Recommended Reads: The Painted Veil

This week’s Recommended Read comes from Lois Walters, our Lambeth Get Into Reading Project Worker, who has returned again and again to W Somerset Maugham’s The Painted Veil.

I was a late comer to Somerset Maugham; perhaps wrongly thinking him a white male colonial writer, but The Painted Veil has converted me. His 1925 depiction of a woman’s journey from shallow social privilege to spiritual awakening and maturity took me on journey that reflected that of the woman, Kitty.  From South Kensington in London, through Hong Kong and the cholera ridden remote depths of mainland China Kitty and I, stumbling at times, discovered a world beyond our own.

The book’s title refers to Shelley’s sonnet ‘Lift Not The Painted Veil’ which suggests we should ‘lift not the painted veil’ of life for ‘behind, lurk Fear and Hope, twin destinies’.  At the start of the novel Kitty leads a vacuous and superficial life – her destiny defined by her social status and gender. The book cleverly mirrors Kitty’s intellectual and mental  state- starting with short, often mawkish chapters where the characters are given  physical descriptions and little depth, and then developing into longer deeper chapters as Kitty, often accidentally (or through destiny), is exposed to a world beyond privileged South Kensington between the wars.

The opening chapter is one of great tension before Maugham flashes back and forth between past and present explaining to the reader how Kitty comes to be caught in flagrante delicto in the opening pages. Even after several reads it still amazes me that the book was first published in 1925, and more amazingly that it was written by a man. As Maugham slowly lifts the painted veil of Kitty’s life we the readers are drawn into her world, as she, in the words of the poem ‘sought…things to love’. Kitty like most of the characters is not wholly likeable; she is vain, judgemental and selfish – or perhaps, real? We discover as the book opens up that behind the painted veil of her life do indeed lurk fear and hope; Kitty marries a man she doesn’t love, or even really know, out of fear that she will be ‘left on the shelf’- partly spurred on by the chance that her younger sister  will beat her to the altar. She then experiences hope when she falls in love with Charlie and starts an affair with him, only to then be sent back to fear as he lets her down and she is forced to travel to cholera ridded Mei-tan-fu with the husband she does not love.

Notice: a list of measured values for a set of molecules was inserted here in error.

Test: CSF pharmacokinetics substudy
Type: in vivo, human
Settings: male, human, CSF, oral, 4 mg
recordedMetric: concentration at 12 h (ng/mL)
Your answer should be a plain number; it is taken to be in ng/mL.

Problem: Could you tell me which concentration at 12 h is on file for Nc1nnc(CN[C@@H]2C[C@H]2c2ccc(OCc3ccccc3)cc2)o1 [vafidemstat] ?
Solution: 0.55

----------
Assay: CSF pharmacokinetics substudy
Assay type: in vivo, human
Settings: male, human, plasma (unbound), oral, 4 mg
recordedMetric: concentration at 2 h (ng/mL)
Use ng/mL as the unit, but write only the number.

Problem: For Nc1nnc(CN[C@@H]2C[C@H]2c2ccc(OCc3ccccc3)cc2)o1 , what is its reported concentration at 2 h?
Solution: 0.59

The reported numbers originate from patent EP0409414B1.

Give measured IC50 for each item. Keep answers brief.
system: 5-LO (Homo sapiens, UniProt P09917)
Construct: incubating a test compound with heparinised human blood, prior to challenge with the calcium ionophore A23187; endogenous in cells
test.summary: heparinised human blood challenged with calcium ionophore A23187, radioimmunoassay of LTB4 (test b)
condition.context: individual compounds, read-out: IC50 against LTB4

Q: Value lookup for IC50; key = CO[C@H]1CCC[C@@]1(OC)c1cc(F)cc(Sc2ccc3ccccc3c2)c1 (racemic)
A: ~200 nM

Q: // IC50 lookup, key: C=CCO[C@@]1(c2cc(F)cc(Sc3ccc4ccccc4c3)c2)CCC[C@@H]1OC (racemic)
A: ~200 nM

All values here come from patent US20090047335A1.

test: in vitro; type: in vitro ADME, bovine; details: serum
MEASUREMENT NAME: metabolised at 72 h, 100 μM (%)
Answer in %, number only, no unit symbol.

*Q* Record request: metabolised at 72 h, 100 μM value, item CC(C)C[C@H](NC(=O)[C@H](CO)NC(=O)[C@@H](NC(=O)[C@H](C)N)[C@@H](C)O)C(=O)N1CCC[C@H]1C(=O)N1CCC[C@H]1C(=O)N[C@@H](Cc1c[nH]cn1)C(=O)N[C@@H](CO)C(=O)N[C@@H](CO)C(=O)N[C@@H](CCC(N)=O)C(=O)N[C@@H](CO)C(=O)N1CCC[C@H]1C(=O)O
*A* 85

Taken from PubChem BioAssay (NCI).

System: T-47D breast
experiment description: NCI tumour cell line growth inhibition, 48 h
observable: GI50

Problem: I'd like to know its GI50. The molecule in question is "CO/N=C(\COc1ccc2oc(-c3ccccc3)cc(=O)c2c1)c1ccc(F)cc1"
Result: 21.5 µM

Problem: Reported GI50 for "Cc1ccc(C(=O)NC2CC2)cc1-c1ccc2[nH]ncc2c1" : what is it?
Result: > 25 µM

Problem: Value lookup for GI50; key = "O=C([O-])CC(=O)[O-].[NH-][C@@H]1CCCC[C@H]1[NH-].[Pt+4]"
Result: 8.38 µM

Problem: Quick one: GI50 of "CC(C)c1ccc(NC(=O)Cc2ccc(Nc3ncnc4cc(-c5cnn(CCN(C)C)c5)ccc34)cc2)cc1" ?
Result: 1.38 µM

Shelley’s poem refers to hope and fear as ‘twin destinies’ and throughout the book we see them juxtaposed. Not just for Kitty though. Her cold and calculating mother fears that Kitty, when she is still unmarried at 25 (again important to remember the book was written in 1925), will be a burden on the family. One of the parts of the book that I found most disturbing is when Kitty arrives in Mei-tan-fu, full of fear, and thinks of running away but then realises

It was out of the question. If she went where would she go? Not to her mother; her mother would make her see very plainly that, having married her off, she counted on being rid of her.

But there is still the hope that her lover Charlie may come to her rescue, for Kitty has not yet lifted the painted veil that she has draped over Charlie Townsend hiding the reality that he is also self serving and superficial.

One of the reasons I love the book is that although Kitty is selfish and vacuous, she is also a product of her environment. She is naive and sheltered, there to look pretty and support her husband – but as we see her thrown into situations she is unfamiliar with she shows as certain bravery and stoicism. She also matures and starts to see the world outside her very parochial upbringing. There is a very beautiful scene, when she has arrived in Mei-tan-fu and is miserable and missing Charlie. She awakes from dreaming about him and observes the morning mist slowly dispersing and;

suddenly from that white cloud a tall, grim bastion emerged. It seemed not merely to be made visible by the all-discovering sun but rather to rise out of nothing at the touch of a magic wand.

This vision moves Kitty to tears and is the start of her spiritual maturity (and I think the moment that the members of my Get Into Reading group started to empathise with her);

she had never felt so light of heart and it seemed to her as though her body were a shell that lay at her feet and she pure spirit. Here was Beauty. She took it as the believer takes in his mouth the wafer which is God

The novel opens up as Kitty opens her eyes to the outside world and Maugham subtly changes the structure of the writing. Kitty is still flawed and selfish, but she is also human, for which of us has not made mistakes and shown poor judgement at some point in our lives?

I have read the book now twice on my own and once with a Get Into Reading group and still find much to love about it. Sharing it with others, who admittedly at times struggled to see the advantage of reading it during the early chapters when it seemed to be a novel filled with privileged and shallow character, has made me cherish it more.

I would like to thank my Get Into Reading group members at the Lambeth Walk Group Practice for their inspiring reactions to the novel and their trust that it is a book worth sticking with. It is!

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